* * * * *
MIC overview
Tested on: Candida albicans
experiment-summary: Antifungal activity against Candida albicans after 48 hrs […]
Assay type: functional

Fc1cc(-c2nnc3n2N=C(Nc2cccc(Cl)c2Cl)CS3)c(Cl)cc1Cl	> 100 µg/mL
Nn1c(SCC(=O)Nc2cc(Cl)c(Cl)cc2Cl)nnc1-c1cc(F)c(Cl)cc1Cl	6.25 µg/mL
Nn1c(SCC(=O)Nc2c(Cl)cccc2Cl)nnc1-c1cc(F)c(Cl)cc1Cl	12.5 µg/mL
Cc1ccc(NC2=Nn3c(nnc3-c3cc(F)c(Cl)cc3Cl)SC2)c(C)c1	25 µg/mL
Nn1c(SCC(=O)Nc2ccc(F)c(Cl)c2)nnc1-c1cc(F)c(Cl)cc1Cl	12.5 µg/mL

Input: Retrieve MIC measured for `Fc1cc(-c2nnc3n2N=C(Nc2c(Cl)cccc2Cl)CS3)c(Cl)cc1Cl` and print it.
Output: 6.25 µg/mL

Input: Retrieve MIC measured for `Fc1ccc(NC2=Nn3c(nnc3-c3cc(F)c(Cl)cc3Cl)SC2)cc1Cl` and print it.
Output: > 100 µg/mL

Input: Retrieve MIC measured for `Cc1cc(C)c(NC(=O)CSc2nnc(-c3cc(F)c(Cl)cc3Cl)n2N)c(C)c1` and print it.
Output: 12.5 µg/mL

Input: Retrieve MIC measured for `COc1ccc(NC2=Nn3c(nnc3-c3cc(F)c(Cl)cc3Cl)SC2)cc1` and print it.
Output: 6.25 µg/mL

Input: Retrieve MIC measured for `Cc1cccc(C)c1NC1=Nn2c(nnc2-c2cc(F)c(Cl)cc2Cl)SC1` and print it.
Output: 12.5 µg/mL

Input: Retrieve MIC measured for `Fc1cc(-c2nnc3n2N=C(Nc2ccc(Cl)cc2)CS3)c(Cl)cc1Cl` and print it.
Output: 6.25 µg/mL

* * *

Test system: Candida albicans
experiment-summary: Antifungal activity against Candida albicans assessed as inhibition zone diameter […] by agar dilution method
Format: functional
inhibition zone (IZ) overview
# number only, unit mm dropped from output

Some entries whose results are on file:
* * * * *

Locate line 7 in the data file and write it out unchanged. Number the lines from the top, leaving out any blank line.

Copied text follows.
Nn1c(SCC(=O)Nc2c(Cl)cccc2Cl)nnc1-c1cc(F)c(Cl)cc1Cl	12.5 µg/mL